I've got a Canon EOS Rebel T2 with the standard 28-90 lens. I always use the full program setting. Until recently, everything was fine. However, the last 4 rolls processed have been much too dark -- almost every picture. They are dark gray/brown. When I take verticle pictures, there is a darker rectangle in the bottom right quadrant of the picture. I have been using Fuji 400 speed film and getting it developed at Costco. Costco has been developing my pictures for years. I've verified through them that there processing is fine. Any ideas what the problem is?
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Re: very dark pictures
your problem is the focusing areas, im sorry that I do not know how to turn it off, the rectangle you see is the area is focusing on, and the darkness is what the camera doesnt focus on, try reading the manual, or turning it off yourself.
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That's odd that the pictures would be coming out under exposed unless the previous owner has gone into the camera functions and switched the ISO from auto to manual. Another reason is that the exposure compensation has been activated and set for - exposure
Under "normal" use the camera will read the DX code on the film canisters and adjust the ISO automatically. However the previous owner may have shut this off in preference to setting the ISO manually. Even though you have ISO 400 in the camera the ISO on in the camera setting may be ISO 1600.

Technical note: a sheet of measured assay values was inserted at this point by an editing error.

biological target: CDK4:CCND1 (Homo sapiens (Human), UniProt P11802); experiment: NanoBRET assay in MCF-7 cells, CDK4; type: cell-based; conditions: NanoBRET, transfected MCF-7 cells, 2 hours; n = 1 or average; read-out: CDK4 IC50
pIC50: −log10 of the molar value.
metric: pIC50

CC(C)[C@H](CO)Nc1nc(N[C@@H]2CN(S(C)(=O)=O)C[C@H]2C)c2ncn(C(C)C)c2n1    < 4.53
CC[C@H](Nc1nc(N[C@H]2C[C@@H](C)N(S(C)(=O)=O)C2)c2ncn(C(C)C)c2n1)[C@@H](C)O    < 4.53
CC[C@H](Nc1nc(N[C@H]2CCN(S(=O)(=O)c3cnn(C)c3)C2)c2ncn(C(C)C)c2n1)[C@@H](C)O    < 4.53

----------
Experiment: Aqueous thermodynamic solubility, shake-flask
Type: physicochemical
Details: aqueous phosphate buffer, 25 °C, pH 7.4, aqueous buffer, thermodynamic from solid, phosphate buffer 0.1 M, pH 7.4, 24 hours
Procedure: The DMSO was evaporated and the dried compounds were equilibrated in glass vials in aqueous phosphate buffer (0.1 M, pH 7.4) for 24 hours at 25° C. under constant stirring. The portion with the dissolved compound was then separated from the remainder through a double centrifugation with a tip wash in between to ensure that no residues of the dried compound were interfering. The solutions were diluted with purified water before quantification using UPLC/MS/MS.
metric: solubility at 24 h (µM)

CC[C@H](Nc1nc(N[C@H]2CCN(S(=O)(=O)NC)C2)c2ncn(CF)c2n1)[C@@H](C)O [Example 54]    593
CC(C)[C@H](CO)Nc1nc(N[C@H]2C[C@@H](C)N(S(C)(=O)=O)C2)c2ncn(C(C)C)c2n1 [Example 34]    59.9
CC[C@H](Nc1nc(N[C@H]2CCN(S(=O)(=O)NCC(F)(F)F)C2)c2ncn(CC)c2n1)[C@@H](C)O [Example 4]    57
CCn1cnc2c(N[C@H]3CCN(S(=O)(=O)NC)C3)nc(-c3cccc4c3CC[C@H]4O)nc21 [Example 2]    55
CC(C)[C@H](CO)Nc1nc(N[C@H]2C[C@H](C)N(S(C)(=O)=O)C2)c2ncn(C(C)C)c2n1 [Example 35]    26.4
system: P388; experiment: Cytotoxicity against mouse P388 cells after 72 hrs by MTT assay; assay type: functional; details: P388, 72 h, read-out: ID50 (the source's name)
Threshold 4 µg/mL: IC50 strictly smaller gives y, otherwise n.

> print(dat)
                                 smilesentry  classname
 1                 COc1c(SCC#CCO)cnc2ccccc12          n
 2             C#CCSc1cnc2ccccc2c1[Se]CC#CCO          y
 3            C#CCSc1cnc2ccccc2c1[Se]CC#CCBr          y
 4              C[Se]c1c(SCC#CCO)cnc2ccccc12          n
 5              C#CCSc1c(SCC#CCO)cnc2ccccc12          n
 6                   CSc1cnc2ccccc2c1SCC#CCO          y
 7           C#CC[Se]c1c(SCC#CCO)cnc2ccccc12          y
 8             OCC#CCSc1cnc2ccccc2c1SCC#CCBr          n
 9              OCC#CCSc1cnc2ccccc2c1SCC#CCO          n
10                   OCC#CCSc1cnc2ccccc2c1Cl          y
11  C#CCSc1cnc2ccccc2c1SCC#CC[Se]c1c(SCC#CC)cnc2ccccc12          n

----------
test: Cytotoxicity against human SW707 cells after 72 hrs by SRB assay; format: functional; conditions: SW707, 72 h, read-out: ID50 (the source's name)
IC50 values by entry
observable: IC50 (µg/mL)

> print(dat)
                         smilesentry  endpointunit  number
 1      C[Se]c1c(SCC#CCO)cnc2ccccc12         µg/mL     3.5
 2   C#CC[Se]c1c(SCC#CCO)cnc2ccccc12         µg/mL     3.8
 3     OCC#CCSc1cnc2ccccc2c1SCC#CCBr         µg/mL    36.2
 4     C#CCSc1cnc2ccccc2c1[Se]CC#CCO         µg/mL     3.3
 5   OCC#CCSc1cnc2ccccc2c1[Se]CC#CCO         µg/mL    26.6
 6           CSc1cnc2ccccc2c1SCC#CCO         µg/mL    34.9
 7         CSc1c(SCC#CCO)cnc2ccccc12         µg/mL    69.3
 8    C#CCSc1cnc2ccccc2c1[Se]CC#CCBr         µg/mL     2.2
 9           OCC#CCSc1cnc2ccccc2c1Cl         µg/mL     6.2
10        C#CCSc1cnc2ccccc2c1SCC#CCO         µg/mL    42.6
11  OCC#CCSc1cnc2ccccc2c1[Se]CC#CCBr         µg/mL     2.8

Checking for the Auto ISO and exposure compensation is fairly easy as you can see the film canister through the film window or you know you have loaded 400 speed film. on the LCD panel at the back of the camera is an ISO icon and exposure compensation.
Make sure the ISO for the camera is the same as what you have loaded and if the exposure compensation is to the right of 0 then the resulting picture will be dark. Move this back to the Zero.
I wasn't able to find an exact manual (if you don't have one) for your camera but have found a camera with similar. Here is a ling for that manual.
The Canon Rebel T2i was announced on Feb 08, 2010 and Canon just started shipping the DSLR. Your salesperson was thus correct.
The DSLR is also known as EOS 550D.
It differs from the previously model by:
Higher resolution 18MP CMOS with gapless micro lenses
ISO 6400 no longer in 'expanded' range (12,800 max remains the same)
Was everything set automatic? Was it a cloudy day? Did you take pictures in the sun of an object in shadow? Are your indoor pictures normal? If you are sure everything was OK, no shadows, no bright objects in the picture, ISO was not set 400, flash was not forced on, etc., call Canon. There are adjustments that calibrate the camera for outdoors. It may need to be recalibrated.
That all depends on what you have your settings for. If you are not using the program mode, you'll need to make sure to check your Aperature and Shutter speed. Adjusting these might make your pictures come out better. Make sure to check your light meter, the needle or indicator should be in the middle for best results.
You can download the manual from the link below:
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